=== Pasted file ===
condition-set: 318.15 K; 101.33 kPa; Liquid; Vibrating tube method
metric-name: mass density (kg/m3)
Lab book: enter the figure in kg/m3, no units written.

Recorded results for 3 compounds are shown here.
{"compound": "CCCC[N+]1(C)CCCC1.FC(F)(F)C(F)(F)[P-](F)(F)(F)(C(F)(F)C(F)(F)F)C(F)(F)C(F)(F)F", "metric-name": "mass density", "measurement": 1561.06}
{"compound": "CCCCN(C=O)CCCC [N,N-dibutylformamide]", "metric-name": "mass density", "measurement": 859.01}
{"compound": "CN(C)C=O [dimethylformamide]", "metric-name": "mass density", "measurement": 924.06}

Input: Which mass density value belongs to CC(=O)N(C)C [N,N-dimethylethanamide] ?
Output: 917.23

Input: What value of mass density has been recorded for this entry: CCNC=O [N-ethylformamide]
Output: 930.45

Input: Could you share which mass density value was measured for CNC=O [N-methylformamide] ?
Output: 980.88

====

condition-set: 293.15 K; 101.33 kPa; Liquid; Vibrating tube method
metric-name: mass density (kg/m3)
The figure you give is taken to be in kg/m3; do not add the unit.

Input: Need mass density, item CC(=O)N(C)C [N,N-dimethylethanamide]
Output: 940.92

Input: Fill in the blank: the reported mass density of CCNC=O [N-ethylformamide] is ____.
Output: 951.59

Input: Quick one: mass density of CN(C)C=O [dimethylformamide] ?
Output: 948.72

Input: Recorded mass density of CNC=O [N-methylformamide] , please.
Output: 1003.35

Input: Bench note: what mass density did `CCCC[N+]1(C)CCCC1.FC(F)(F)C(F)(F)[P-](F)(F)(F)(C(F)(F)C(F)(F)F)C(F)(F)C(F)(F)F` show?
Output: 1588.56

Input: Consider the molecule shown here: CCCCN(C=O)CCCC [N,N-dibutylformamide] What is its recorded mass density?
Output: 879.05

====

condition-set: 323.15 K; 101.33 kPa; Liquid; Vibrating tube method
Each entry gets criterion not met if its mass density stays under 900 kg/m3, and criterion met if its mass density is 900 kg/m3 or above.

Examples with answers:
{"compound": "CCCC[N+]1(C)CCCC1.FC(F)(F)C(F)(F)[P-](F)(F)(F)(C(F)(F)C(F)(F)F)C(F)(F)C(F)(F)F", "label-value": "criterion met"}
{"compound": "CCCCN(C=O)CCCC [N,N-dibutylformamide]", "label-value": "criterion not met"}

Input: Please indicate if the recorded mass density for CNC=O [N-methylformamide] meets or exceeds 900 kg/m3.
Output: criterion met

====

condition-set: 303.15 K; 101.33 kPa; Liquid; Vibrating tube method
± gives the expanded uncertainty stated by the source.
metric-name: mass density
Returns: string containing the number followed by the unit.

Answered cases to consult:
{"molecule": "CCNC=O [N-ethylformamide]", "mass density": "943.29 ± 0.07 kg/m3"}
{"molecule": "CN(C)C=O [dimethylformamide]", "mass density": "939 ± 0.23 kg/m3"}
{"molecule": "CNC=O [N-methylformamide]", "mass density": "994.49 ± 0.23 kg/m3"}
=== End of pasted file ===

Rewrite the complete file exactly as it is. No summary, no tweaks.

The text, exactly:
condition-set: 318.15 K; 101.33 kPa; Liquid; Vibrating tube method
metric-name: mass density (kg/m3)
Lab book: enter the figure in kg/m3, no units written.

Recorded results for 3 compounds are shown here.
{"compound": "CCCC[N+]1(C)CCCC1.FC(F)(F)C(F)(F)[P-](F)(F)(F)(C(F)(F)C(F)(F)F)C(F)(F)C(F)(F)F", "metric-name": "mass density", "measurement": 1561.06}
{"compound": "CCCCN(C=O)CCCC [N,N-dibutylformamide]", "metric-name": "mass density", "measurement": 859.01}
{"compound": "CN(C)C=O [dimethylformamide]", "metric-name": "mass density", "measurement": 924.06}

Input: Which mass density value belongs to CC(=O)N(C)C [N,N-dimethylethanamide] ?
Output: 917.23

Input: What value of mass density has been recorded for this entry: CCNC=O [N-ethylformamide]
Output: 930.45

Input: Could you share which mass density value was measured for CNC=O [N-methylformamide] ?
Output: 980.88

====

condition-set: 293.15 K; 101.33 kPa; Liquid; Vibrating tube method
metric-name: mass density (kg/m3)
The figure you give is taken to be in kg/m3; do not add the unit.

Input: Need mass density, item CC(=O)N(C)C [N,N-dimethylethanamide]
Output: 940.92

Input: Fill in the blank: the reported mass density of CCNC=O [N-ethylformamide] is ____.
Output: 951.59

Input: Quick one: mass density of CN(C)C=O [dimethylformamide] ?
Output: 948.72

Input: Recorded mass density of CNC=O [N-methylformamide] , please.
Output: 1003.35

Input: Bench note: what mass density did `CCCC[N+]1(C)CCCC1.FC(F)(F)C(F)(F)[P-](F)(F)(F)(C(F)(F)C(F)(F)F)C(F)(F)C(F)(F)F` show?
Output: 1588.56

Input: Consider the molecule shown here: CCCCN(C=O)CCCC [N,N-dibutylformamide] What is its recorded mass density?
Output: 879.05

====

condition-set: 323.15 K; 101.33 kPa; Liquid; Vibrating tube method
Each entry gets criterion not met if its mass density stays under 900 kg/m3, and criterion met if its mass density is 900 kg/m3 or above.

Examples with answers:
{"compound": "CCCC[N+]1(C)CCCC1.FC(F)(F)C(F)(F)[P-](F)(F)(F)(C(F)(F)C(F)(F)F)C(F)(F)C(F)(F)F", "label-value": "criterion met"}
{"compound": "CCCCN(C=O)CCCC [N,N-dibutylformamide]", "label-value": "criterion not met"}

Input: Please indicate if the recorded mass density for CNC=O [N-methylformamide] meets or exceeds 900 kg/m3.
Output: criterion met

====

condition-set: 303.15 K; 101.33 kPa; Liquid; Vibrating tube method
± gives the expanded uncertainty stated by the source.
metric-name: mass density
Returns: string containing the number followed by the unit.

Answered cases to consult:
{"molecule": "CCNC=O [N-ethylformamide]", "mass density": "943.29 ± 0.07 kg/m3"}
{"molecule": "CN(C)C=O [dimethylformamide]", "mass density": "939 ± 0.23 kg/m3"}
{"molecule": "CNC=O [N-methylformamide]", "mass density": "994.49 ± 0.23 kg/m3"}